Iranian Student's Education at U.S. College in Limbo After He's Deported Despite Judge's Order

An Iranian student's pursuit of an education at Boston's Northeastern University is in jeopardy after he was denied entry into the United States and deported.

U.S. Customs and Border Protection detained Shahab Dehghani, 24, on Sunday after he landed at Boston Logan International Airport. On Monday night, U.S. District Judge Alison Burroughs ordered a 48-hour stay on his removal, but Susan Church, one of Dehghani's attorneys, claimed the CBP defied the judge and deported him anyway.

"CBP officers told MULTIPLE attorneys that he was removed from the plane at 9:30/9:40 p.m. THEY LIED," Church tweeted Tuesday morning. In fact, she wrote, her client was removed from the country at 10:03 p.m., after Burroughs ordered the stay at 9:27 p.m.

UPDATE: JUDGE ORDERED client to remain in the US at 9:27 p.m. According to @SenMarkey office, he was removed from the US at 10:03 p.m. CBP officers told MULTIPLE attorneys that he was removed from the plane at 9:30/9:40 p.m. THEY LIED . The Federal Judge will handle this now

— Susan Church (@SusanBChurch11) January 21, 2020

Church told Newsweek Dehghani transferred to Northeastern from the University of Massachusetts Boston and was in the country studying for at least two years before he returned to Iran in December 2018. Before re-entering the United States, Dehghani was required to reapply for his student visa, a process that took about nine months, according to Church.

When he entered the country Sunday, Church said, her client had a valid F-1 student visa.

Church said she went to the CBP offices to ask about the status of her client on Monday, as she was unable to communicate with him, and was told he was removed from the plane. Massachusetts Senator Ed Markey called to inform the attorney Dehghani had been deported at 10:03 p.m.

"They deported him despite the judge's order last night," Church said. "This kid's entire college career is at risk."

northeastern student deported iran
A U.S. Customs and Border Protection officer uses facial recognition technology in his booth at Miami International Airport to screen a traveler entering the United States on February 27, 2018. On Monday, a student from Iran, who his lawyers claim had a valid visa, was deported, now putting his education in limbo. Joe Raedle/Getty

Markey told Newsweek that the CBP didn't provide him with any answers as to why Dehghani was denied entry and failed to acknowledge the "discrepancy" in removing him, despite the judge's order.

"This case is part of a disturbing pattern from the Trump administration of disregarding the law and targeting Iranian students," Markey said. "The Trump administration needs to stop any blanket, dehumanizing policy denying entry to foreign students without due process."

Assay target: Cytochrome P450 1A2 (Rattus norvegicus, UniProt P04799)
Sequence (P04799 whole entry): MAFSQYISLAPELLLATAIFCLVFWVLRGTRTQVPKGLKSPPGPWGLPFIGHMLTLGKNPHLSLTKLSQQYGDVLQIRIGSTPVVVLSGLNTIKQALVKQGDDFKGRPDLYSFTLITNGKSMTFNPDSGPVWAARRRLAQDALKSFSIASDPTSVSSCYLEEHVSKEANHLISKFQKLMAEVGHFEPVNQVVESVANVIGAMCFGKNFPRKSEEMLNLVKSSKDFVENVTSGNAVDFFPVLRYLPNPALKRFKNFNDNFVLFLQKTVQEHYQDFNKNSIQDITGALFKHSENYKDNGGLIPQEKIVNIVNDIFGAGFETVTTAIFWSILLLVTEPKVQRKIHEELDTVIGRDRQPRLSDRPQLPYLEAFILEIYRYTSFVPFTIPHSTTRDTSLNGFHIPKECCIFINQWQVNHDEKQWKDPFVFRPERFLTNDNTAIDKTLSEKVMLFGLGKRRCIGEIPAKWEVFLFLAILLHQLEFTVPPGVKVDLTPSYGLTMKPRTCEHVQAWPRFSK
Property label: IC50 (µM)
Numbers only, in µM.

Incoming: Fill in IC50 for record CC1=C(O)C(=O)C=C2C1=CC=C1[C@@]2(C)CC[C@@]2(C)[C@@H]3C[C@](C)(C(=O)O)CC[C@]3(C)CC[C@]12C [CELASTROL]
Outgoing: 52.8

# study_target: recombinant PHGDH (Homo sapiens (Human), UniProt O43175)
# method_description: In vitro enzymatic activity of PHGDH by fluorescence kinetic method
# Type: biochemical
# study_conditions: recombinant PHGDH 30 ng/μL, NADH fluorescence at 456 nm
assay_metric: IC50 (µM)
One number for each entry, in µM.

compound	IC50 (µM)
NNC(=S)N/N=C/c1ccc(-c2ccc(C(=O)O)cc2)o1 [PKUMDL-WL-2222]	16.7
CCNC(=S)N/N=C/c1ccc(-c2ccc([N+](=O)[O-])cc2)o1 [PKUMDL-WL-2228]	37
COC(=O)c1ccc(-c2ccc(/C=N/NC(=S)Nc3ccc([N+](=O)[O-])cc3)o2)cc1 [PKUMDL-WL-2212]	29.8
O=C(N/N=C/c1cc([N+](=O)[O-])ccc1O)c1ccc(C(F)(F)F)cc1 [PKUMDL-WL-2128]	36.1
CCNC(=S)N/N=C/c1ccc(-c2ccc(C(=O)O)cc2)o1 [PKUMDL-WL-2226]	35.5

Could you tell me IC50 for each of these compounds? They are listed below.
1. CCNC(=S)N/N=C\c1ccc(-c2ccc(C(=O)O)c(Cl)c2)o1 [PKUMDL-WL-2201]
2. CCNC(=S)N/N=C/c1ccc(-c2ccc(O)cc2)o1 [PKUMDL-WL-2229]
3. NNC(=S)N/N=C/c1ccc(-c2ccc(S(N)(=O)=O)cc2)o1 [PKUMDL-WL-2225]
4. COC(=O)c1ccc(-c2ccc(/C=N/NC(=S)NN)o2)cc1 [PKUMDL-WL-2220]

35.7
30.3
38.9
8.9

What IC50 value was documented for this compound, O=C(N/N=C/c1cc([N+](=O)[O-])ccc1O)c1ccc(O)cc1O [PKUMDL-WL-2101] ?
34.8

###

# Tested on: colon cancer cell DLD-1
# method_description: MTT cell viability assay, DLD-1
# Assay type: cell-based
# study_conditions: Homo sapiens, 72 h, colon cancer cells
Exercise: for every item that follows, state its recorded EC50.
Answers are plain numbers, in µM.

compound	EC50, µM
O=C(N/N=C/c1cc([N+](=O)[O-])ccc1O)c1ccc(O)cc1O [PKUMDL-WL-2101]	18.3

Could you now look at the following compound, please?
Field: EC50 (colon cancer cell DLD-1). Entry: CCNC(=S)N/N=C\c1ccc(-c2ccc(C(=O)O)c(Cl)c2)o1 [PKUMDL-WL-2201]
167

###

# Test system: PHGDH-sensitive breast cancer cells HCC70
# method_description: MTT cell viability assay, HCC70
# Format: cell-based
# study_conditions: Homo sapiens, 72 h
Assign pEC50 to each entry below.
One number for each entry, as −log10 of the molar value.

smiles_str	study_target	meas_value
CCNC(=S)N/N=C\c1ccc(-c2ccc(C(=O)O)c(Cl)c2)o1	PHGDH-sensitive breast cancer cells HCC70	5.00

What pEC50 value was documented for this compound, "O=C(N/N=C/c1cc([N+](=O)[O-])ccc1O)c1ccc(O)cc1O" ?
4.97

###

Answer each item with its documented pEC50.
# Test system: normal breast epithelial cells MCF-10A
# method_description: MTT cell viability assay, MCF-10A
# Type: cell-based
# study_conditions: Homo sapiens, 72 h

Newsweek reached out by email for comment from the CBP, the Department of Homeland Security and the White House but did not receive a response in time for publication.

On Tuesday morning, U.S. District Judge Richard Stearns was scheduled to hear Dehghani's case to decide if he would be deported. But without anyone to deport, he said the case was moot, according to Shannon Dooling, a reporter at news station WBUR. Government attorneys denied that the CBP defied Burroughs' order, telling Stearns he was deported before the order was given.

Since Dehghani wasn't formally admitted into the U.S., Stearns said, he didn't have the jurisdiction to ask him to be sent back.

Stearns doesn’t believe he has authority to order CBP to let Abadi return.

Determines the case moot and court is dismissed.

— Shannon Dooling (@sdooling) January 21, 2020

This wouldn't be the first time a judge has had to deal with a case like Dehghani's. Church said there was a precedent for ordering people to be returned to America from overseas.

In Grace v. Whitaker, a U.S. District Court case, a group of asylum seekers sued President Donald Trump's administration over its implementation of revised standards for asylum. The plaintiffs claimed asylum officers assigned them a positive "credible fear" determination, a measure used to determine if a person could establish eligibility for asylum. But they were slated for expedited removal because they didn't meet the new standards for asylum, the plaintiffs said.

In December 2018, U.S. District Judge Emmet Sullivan ruled that the administration overstepped its authority in implementing the standards. He also ordered immigration authorities to return to the U.S. those who had been "unlawfully deported" and provide them with new credible fear determinations in line with immigration laws.

Dehghani's detainment sparked protests on Monday at Logan International Airport and the attention of Senator Elizabeth Warren. The Democratic presidential candidate tweeted Monday that his deportation needed to be halted, saying, "We must fight the Trump administration's xenophobic policies."

After Tuesday's court hearing, Church said she and attorney Kerry Doyle are looking into their options for enabling Dehghani to return. They plan to file a motion with Burroughs, who filed the emergency stay, she added.

"This case isn't just about this kid. There are many Iranians in this situation," Church said. "A person's entire life can be changed."

This story has been updated to include a response from Senator Ed Markey.